Treating Presbyopia with (Digital) Progressive Lenses

When it comes to presbyopia, one of the most often prescribed treatments are eyeglasses with progressive lenses.

Patients often realize the convenience and superior optics of progressive vs single vision, even bifocal and trifocal, lenses as they are again able to see images sharply at any distance with a single frame, eliminating the need for multiple pairs of prescription eye glasses.

At Midtown Optometry, we offer the the finest technology available in our progressive lenses.

But more on that later...

Everyday, Midtown Optometry has the privilege to distribute progressive lenses, increasing the quality of life of hundreds of Santa Cruzians every year.

To understand why progressive lenses work as well as they do for treating presbyopia, we first need to understand what presbyopia is, and why we all eventually get it.

The Science of Presbyopia

We’ve previously covered presbyopia in-depth in one of our previous articles, if you’ve got the time, why not check out this article?

Presbyopia Diagram

Otherwise, here’s a quick explanation of the presbyopia for you:

Presbyopia occurs over time as the lenses in our eyes, which we use to focus light and get a clear picture, get less flexible —a result of weakening eye muscles and the disappearance of certain molecules in the eye that function to bend light.

Treating Presbyopia

Once our eyes start to have trouble bending light to focus for reading, glasses are often prescribed.

Traditional single vision, bifocals, and trifocals can be used to bend light before they hit our eyes, which takes the load of focusing light off our eyes’ natural lenses, while still focusing a clear image onto the retinas of the eyes for us to see.

In short, even if our eyes have a hard time seeing things, glasses can assist in focusing to regain clear vision.

What are Progressive Lenses?

Traditional single vision lenses, and even bifocals and trifocals, restore close vision but at the cost of some intermediate and far vision.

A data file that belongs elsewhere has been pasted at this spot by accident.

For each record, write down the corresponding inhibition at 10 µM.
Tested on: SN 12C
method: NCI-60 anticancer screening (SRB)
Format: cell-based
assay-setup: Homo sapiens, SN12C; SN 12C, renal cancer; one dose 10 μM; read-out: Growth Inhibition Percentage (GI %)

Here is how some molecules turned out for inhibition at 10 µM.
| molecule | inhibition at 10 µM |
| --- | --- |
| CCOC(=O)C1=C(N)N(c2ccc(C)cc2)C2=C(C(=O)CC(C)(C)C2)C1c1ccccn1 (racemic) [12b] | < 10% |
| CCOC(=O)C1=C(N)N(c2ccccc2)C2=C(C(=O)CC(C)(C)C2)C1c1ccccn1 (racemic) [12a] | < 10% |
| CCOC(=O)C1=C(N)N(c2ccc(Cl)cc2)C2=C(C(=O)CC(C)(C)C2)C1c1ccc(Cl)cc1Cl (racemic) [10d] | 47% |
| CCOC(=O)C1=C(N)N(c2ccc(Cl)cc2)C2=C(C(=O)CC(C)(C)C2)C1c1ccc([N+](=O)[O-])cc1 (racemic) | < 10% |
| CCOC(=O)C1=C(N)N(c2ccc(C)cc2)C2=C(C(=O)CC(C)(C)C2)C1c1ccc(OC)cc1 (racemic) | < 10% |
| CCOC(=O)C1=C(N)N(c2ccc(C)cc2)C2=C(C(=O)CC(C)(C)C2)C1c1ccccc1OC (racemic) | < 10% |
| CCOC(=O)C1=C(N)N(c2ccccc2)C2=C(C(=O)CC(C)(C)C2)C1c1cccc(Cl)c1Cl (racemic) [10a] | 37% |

Progressive reading glasses allow the user to focus up close without sacrificing the ability to see far away like with single vision reading glasses, and without the need to read down your nose as with bifocals.

Imagine catching a baseball….

 U.S. Air Force photo/Mike Kaplan

U.S. Air Force photo/Mike Kaplan

Someone who is nearsighted without glasses, would not see the ball well far away, but it would come into focus as it approached.

Someone with presbyopia would find it harder to see the ball as it approached. And, someone who is both farsighted and has presbyopia, wouldn’t be able to see the ball as much more than a fuzzy white blob once it was within a few feet of them.

Progressive glasses fix how the ball looks when it is far away, when it is a medium/intermediate distance away, as well as when it is flying into your mitt.

Single vision lenses, bifocals, or trifocals cannot do this!

Because of this remarkable ability to focus objects at any distance, progressive glasses are beloved by many patients.

How Do Progressive Glasses Work?

In order to achieve this continuous flow of clarity, progressive lenses have regions which appear softer towards the edges of the lens which are tuned out by the brain after an initial period of adaptation, usually a few days to about a week.

It’s like how people can always see their nose, but just don’t pay attention to it.